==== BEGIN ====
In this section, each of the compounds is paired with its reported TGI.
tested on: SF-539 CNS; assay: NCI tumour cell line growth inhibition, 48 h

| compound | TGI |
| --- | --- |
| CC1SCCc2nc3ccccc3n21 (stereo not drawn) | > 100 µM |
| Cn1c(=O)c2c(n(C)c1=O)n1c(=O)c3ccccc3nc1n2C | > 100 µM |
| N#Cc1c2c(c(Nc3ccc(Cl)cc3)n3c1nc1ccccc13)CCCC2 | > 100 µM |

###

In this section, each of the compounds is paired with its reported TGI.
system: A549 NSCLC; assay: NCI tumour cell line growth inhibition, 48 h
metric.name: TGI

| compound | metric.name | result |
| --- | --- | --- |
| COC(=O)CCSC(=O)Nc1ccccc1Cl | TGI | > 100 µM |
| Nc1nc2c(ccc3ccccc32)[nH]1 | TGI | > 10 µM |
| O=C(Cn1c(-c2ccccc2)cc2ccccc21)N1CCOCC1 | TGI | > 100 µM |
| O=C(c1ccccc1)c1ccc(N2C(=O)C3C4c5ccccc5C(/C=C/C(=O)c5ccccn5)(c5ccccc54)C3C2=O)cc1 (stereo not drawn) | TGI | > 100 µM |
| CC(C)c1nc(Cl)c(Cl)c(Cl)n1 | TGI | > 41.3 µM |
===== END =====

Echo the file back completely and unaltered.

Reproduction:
In this section, each of the compounds is paired with its reported TGI.
tested on: SF-539 CNS; assay: NCI tumour cell line growth inhibition, 48 h

| compound | TGI |
| --- | --- |
| CC1SCCc2nc3ccccc3n21 (stereo not drawn) | > 100 µM |
| Cn1c(=O)c2c(n(C)c1=O)n1c(=O)c3ccccc3nc1n2C | > 100 µM |
| N#Cc1c2c(c(Nc3ccc(Cl)cc3)n3c1nc1ccccc13)CCCC2 | > 100 µM |

###

In this section, each of the compounds is paired with its reported TGI.
system: A549 NSCLC; assay: NCI tumour cell line growth inhibition, 48 h
metric.name: TGI

| compound | metric.name | result |
| --- | --- | --- |
| COC(=O)CCSC(=O)Nc1ccccc1Cl | TGI | > 100 µM |
| Nc1nc2c(ccc3ccccc32)[nH]1 | TGI | > 10 µM |
| O=C(Cn1c(-c2ccccc2)cc2ccccc21)N1CCOCC1 | TGI | > 100 µM |
| O=C(c1ccccc1)c1ccc(N2C(=O)C3C4c5ccccc5C(/C=C/C(=O)c5ccccn5)(c5ccccc54)C3C2=O)cc1 (stereo not drawn) | TGI | > 100 µM |
| CC(C)c1nc(Cl)c(Cl)c(Cl)n1 | TGI | > 41.3 µM |